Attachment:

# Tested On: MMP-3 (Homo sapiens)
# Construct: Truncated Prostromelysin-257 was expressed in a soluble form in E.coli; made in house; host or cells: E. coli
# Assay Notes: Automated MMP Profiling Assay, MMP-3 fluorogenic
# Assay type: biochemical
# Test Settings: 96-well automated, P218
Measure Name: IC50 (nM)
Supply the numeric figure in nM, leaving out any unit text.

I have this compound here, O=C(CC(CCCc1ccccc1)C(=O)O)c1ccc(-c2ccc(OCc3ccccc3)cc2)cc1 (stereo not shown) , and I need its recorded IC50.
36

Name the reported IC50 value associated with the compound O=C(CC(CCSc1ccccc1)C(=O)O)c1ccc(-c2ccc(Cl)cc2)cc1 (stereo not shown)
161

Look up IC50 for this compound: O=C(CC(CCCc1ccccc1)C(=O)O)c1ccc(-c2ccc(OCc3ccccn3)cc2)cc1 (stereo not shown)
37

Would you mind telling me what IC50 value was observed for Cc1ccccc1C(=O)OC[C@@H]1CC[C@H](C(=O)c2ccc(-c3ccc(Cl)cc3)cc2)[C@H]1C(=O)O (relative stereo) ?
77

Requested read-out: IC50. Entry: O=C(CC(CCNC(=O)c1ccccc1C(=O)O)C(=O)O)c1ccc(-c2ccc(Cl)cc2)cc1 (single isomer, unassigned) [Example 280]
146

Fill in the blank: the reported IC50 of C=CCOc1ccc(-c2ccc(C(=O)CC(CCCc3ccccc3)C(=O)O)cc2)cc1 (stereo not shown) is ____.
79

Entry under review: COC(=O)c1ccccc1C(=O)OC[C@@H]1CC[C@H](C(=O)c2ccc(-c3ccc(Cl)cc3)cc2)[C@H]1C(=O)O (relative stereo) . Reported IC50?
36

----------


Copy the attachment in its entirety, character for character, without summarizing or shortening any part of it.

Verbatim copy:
# Tested On: MMP-3 (Homo sapiens)
# Construct: Truncated Prostromelysin-257 was expressed in a soluble form in E.coli; made in house; host or cells: E. coli
# Assay Notes: Automated MMP Profiling Assay, MMP-3 fluorogenic
# Assay type: biochemical
# Test Settings: 96-well automated, P218
Measure Name: IC50 (nM)
Supply the numeric figure in nM, leaving out any unit text.

I have this compound here, O=C(CC(CCCc1ccccc1)C(=O)O)c1ccc(-c2ccc(OCc3ccccc3)cc2)cc1 (stereo not shown) , and I need its recorded IC50.
36

Name the reported IC50 value associated with the compound O=C(CC(CCSc1ccccc1)C(=O)O)c1ccc(-c2ccc(Cl)cc2)cc1 (stereo not shown)
161

Look up IC50 for this compound: O=C(CC(CCCc1ccccc1)C(=O)O)c1ccc(-c2ccc(OCc3ccccn3)cc2)cc1 (stereo not shown)
37

Would you mind telling me what IC50 value was observed for Cc1ccccc1C(=O)OC[C@@H]1CC[C@H](C(=O)c2ccc(-c3ccc(Cl)cc3)cc2)[C@H]1C(=O)O (relative stereo) ?
77

Requested read-out: IC50. Entry: O=C(CC(CCNC(=O)c1ccccc1C(=O)O)C(=O)O)c1ccc(-c2ccc(Cl)cc2)cc1 (single isomer, unassigned) [Example 280]
146

Fill in the blank: the reported IC50 of C=CCOc1ccc(-c2ccc(C(=O)CC(CCCc3ccccc3)C(=O)O)cc2)cc1 (stereo not shown) is ____.
79

Entry under review: COC(=O)c1ccccc1C(=O)OC[C@@H]1CC[C@H](C(=O)c2ccc(-c3ccc(Cl)cc3)cc2)[C@H]1C(=O)O (relative stereo) . Reported IC50?
36

----------